Read the latest information on
African swine fever
While the movement of livestock is the most likely pathway for spreading animal diseases and pests and weeds throughout Australia, people, vehicles and equipment can also act as vectors for many endemic and exotic biosecurity threats.
With the recent announcement by the Queensland Government that accredited lay people will be permitted to provide pregnancy testing services to the cattle industry, Animal Health Australia (AHA) are reminding livestock producers to be aware of the biosecurity risks when dealing with consultants and service providers who may be travelling from property to property for their work.
“Vets, stock agents, transporters, agronomists and other service providers are vital to the success of our agricultural industries,” said Dr Simon Humphrys, Executive Manager of Biosecurity and Product Integrity at AHA.
“While the vast majority of these professionals know the risks their work can pose and take those risks seriously, it pays for you as a livestock producer to be aware of who is coming onto the property and the circumstances in which they may be coming into contact with your livestock.”
Clothing, boots, tire treads and equipment can become contaminated with disease agents or weed seeds, while many insect pests are known to hitch rides in the undercarriages of vehicles or within containers.
When people, vehicles and equipment move from property to property, those contaminants can be carried with them, making biosecurity an important barrier for preventing big problems from spreading.
“Thankfully, many of these risks can be handled by the simplest of biosecurity measures – the ‘come clean, go clean’ philosophy,” Dr Humphrys explained.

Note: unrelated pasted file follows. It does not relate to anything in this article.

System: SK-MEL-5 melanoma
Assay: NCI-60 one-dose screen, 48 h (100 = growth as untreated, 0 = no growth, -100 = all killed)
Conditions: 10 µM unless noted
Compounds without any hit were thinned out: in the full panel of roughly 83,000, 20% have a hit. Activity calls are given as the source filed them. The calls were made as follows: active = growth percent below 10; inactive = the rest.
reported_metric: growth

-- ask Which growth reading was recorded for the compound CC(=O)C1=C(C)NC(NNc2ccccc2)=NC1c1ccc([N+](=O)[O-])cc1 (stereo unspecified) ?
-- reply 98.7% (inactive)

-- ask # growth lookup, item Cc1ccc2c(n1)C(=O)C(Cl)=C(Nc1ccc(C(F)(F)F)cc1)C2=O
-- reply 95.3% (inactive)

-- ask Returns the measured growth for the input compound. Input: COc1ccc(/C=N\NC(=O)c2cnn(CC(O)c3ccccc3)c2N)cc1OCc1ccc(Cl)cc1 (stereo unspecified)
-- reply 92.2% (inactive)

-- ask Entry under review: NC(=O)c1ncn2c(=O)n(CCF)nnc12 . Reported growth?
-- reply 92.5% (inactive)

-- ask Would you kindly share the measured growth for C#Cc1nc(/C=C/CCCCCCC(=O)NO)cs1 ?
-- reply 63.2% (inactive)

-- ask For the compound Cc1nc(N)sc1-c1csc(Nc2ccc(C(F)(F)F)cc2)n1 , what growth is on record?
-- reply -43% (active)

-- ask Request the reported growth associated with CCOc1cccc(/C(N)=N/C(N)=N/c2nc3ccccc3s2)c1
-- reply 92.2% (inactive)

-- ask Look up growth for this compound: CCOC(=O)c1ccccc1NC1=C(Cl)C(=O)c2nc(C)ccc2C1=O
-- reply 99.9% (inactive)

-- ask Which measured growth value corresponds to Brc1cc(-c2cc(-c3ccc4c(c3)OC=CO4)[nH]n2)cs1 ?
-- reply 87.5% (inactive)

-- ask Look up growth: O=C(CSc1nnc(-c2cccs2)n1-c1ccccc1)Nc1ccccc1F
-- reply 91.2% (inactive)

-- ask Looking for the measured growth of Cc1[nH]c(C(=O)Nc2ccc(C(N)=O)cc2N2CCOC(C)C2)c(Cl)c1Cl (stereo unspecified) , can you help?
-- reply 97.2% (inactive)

“Practising basic hygiene, decontaminating equipment and, where practical, washing down vehicles can have an immense impact on the spread of contaminants and contagions.
“Better yet, where practical, provide guests that are going into production areas on your property with dedicated gear like overalls, boots, vehicles etc so you have greater control over routes of entry for risks.”
Other strategies, such as providing visitor parking and clearly marking clean and ‘dirty’ zones via signage, can help prevent problems before they’re had a chance to establish. Meanwhile, keeping accurate records of visitors movements – along with new livestock and plant purchases and consignments of supplies – can help to trace an issue to its source.
“Livestock producers will always need specialist providers like vets to come onto their properties to keep the show running, but they can reduce risks,” Dr Humphrys said.
“We encourage you to work with your consultants and service providers – as you would with utility companies and others who may access the property but not necessarily come into contact with your livestock – on developing a biosecurity strategy that works for both parties.”
Find out more about biosecurity for people, vehicles and equipment on the Farm Biosecurity website